Industry trade groups in both countries opposed the plan, saying it will not lower costs and could hurt Canadian drug supplies.

Azar said HHS would also offer guidance to drugmakers that wish to voluntarily bring drugs they sell more cheaply in other countries into the United States for sale here.

The pathways for importation were announced in July, when Azar unveiled a “Safe Import Action Plan.”

Many prescription medicines would be excluded from importation from Canada. (Chris Wattie/Reuters)

Azar could not provide an estimate of how soon Americans could start seeing cheaper drugs from Canada. The proposed rule would need to pass through a 75-day comment period before being finalized, he said.

“We’re moving as quickly as we possibly can,” he added.

Governors of states including Florida, Maine, Colorado, Vermont and New Hampshire have already expressed an interest in importing drugs from Canada once the pathway to do so is fully in place, Azar said. States would be required to explain how any proposed drug imports would reduce drug prices for consumers.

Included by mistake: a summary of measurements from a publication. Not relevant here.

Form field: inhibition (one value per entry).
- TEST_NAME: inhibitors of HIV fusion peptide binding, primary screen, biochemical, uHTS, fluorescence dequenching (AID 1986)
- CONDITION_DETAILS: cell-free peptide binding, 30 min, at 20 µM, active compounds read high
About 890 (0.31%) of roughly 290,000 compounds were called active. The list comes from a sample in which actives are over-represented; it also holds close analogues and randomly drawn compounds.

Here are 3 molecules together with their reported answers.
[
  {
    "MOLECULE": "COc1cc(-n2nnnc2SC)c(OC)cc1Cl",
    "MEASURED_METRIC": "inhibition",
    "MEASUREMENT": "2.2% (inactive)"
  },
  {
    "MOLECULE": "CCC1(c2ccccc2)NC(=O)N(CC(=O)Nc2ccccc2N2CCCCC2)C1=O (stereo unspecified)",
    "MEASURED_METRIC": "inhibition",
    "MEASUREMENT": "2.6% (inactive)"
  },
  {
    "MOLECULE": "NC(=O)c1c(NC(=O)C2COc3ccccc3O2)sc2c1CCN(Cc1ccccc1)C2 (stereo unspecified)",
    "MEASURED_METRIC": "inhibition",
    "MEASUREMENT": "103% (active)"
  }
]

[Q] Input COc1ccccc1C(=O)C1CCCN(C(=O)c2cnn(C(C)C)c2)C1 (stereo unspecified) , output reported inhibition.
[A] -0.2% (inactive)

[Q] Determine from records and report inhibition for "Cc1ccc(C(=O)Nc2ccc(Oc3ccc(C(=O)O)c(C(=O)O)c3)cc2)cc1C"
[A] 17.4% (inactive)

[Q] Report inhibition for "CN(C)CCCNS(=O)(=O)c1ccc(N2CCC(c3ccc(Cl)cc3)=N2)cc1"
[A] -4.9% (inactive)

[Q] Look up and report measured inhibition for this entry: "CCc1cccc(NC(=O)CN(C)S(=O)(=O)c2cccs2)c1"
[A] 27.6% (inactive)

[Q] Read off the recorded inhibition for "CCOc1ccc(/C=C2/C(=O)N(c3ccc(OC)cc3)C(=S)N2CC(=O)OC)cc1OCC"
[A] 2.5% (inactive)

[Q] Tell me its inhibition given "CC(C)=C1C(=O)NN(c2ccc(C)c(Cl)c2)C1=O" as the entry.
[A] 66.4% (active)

The proposal faces opposition from large U.S. pharmaceutical and biotech companies.

Jim Greenwood, current head of biotech industry group BIO and a former Republican congressman, said that importation would not result in lower prices for consumers, citing nonpartisan budget experts and past U.S. Food and Drug Administration commissioners.

“Today’s announcement is the latest empty gesture from our elected lawmakers who want us to believe they’re serious about lowering patients’ prescription drug costs,” Greenwood said.

Ottawa also has criticized the plan. Canada’s ambassador to the U.S. said last month that importing medicines from north of the border would not significantly lower U.S. prices. Reuters previously reported that Canada had warned U.S. officials it would oppose any import plan that might threaten the Canadian drug supply or raise costs for Canadians.

The federal government has suggested it could step in and block exports in the event that any such plans threaten Canada’s drug supply. In fact a previous government already introduced a bill in the House of Commons that would have allowed a block on exports.

The Paul Martin government introduced Bill C-83 in 2005 when American politics was previously awash in talk of importing from Canada. But it never became law, as the Martin government was defeated soon thereafter and the issue died down in the U.S.

Canada drug supply ‘insufficient’

“The drug supply is insufficient for the Canadian market, let alone trying to divert it to a much larger market like the U.S.,” said Daniel Chiasson, president of the Canadian Association for Pharmacy Distribution Management, a trade group that represents drug distributors.